Camp Laurel South Blog

Summer Camp and Screen Time

“Screen time” is a common buzzword. It describes the time that we spend looking at and using electronic screens – phones, tablets, computers, televisions, etc. With the steady rise in screen time usage, there has been extensive research on how this is affecting our children.

IMG_3564A recent study published by UCLA, “In our Digital World, are Children Losing the Ability to Read Emotions?” outlines how our kids are falling behind in their social skills due to extended screen time. The study used two groups of middle school students and tested their ability to read other boys’ and girls’ emotions. One group remained in their typical habitat, engaging in screen time as desired, while the other group went to a summer camp where electronics were not allowed. The difference in results were significant, with those at camp being able to read others’ emotions almost 33% more effectively after only five days away from screens. UCLA professor Yalda Uhls says the results are clear: “If you’re not practicing face-to-face communication, you could be losing important social skills. We are social creatures. We need device-free time.”

Significant results were achieved in a five-day period; imagine the boost in social skills children achieve through weeks at summer camp with hundreds of their peers!

Facebook Post 7A child’s time at camp allows them to grow in so many ways, but one way that’s increasingly important is disconnecting and engaging in social settings. Campers have face-to-face interaction with their peers around-the-clock for weeks at a time.

When campers return home from the summer, parents know their children will rave about their experience, but one thing they may not expect is how much more engaging they are. Camp teaches children how to successfully navigate social interactions.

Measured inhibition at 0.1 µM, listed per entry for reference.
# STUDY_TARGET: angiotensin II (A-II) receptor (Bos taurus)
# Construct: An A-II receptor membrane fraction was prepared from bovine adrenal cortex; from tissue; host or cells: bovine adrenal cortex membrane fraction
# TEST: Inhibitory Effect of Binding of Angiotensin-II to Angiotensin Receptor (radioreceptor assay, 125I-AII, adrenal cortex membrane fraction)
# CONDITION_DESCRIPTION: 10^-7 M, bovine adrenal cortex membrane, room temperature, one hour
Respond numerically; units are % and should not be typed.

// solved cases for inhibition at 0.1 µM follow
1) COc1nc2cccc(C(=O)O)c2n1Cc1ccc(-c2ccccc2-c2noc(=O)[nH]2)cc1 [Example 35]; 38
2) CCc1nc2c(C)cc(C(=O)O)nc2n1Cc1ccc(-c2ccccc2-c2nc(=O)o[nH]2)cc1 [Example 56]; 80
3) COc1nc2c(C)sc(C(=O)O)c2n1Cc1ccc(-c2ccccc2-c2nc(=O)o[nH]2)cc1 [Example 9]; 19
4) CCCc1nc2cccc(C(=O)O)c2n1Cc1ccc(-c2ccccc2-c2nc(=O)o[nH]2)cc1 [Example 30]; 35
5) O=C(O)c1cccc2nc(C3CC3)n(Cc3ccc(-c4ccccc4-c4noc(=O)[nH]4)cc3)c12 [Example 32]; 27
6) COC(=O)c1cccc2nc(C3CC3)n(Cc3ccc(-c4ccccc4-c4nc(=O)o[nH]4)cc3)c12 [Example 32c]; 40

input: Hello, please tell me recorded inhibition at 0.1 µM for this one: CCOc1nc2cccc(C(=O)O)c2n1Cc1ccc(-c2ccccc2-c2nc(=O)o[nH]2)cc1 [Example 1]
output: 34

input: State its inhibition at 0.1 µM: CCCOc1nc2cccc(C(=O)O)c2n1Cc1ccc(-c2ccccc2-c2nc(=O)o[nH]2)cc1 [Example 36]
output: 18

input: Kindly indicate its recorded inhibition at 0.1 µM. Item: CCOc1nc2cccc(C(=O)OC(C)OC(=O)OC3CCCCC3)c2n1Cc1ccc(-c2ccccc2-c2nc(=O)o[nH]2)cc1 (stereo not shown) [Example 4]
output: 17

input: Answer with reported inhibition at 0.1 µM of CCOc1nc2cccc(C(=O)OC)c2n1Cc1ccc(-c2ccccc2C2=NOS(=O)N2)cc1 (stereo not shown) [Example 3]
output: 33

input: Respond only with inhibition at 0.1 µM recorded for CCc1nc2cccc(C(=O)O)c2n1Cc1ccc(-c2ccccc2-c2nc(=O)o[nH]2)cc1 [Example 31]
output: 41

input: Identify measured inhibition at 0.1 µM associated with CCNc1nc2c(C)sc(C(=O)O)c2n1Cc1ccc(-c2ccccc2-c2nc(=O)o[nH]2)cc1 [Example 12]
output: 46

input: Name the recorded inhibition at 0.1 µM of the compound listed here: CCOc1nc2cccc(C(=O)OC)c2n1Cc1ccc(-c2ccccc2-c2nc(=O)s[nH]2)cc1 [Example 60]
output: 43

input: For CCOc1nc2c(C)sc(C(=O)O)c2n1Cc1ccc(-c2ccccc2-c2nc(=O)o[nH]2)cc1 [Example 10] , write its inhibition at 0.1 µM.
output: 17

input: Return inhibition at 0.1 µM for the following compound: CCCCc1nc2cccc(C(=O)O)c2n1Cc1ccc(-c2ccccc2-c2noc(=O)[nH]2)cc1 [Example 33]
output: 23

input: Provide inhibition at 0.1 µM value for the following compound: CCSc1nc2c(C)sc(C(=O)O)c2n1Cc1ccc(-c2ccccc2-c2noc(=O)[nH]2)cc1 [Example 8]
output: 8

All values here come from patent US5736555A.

Of course, a summer in Maine  is memorable, but what may be even more impactful is a camper’s increased social growth without electronic devices by their side.

What Did You Do This Past Summer?

i-5RZLrrf-SThat’s always the question when everyone starts school: What did you do this summer? And it’s always hard to answer with a simple: “I went to camp,” because camp means so many things to so many people.

Lots of kids go to camp. In fact, more than 10 million children across the country go to some kind of camp during the summer. It could be scout camp for a week; day camp for two weeks; baseball camp for a month; or even chess camp at the local elementary school. We think spending the summer at camp is the very best way to spend the summer for any child. It teaches children how to spread their wings, navigate differences, make good choices and grow into healthy and independent young adults.i-vVDwDfc-X2

So, when campers are asked what did you do this past summer, they really can say: “Everything.”

They made friends and made their bed. They swam in a lake and swam in a kiddie pool of jello (If they were in Chaos!) They got up on waterskis and sang songs. They learned how to live in a cabin with five, eight or even 12 other campers…and they learned to share.

They hung out around a campfire and made s’mores. They probably played in some kind of intercamp, tournament or performed on stage in front of the camp. They cheered and ran their hearts out during Spirit Days. And they even found time to write a letter — with an actual pen and paper — to their parents, grandparents or friends at home.i-WPwrGhX-M

As we fall back into soccer practice, dance class, music lessons, fantasy football, the World Series and the fall holiday season… campers always have much to say about what they did last summer: Camp. It’s a constant. It happens every year. You can almost touch, smell and feel the great memories.

We always tell our campers to hold tight to the memories of camp in Maine. It’s truly the best place in the world to go to camp. And to never forget the clear blue skies during the day, the loons at dusk and the crisp, starry nights.

We can’t wait to see everyone again in 10 short months on the shores of Crescent Lake.

An Amazing Summer

DSC_0025-2-X2We had an amazing summer!  The campers and staff built friendships and created memories that will last a lifetime.  We only wish it didn’t go by so fast.

While we’re sad to see the season come to an end, we’re already counting the days until the 2015 summer arrives!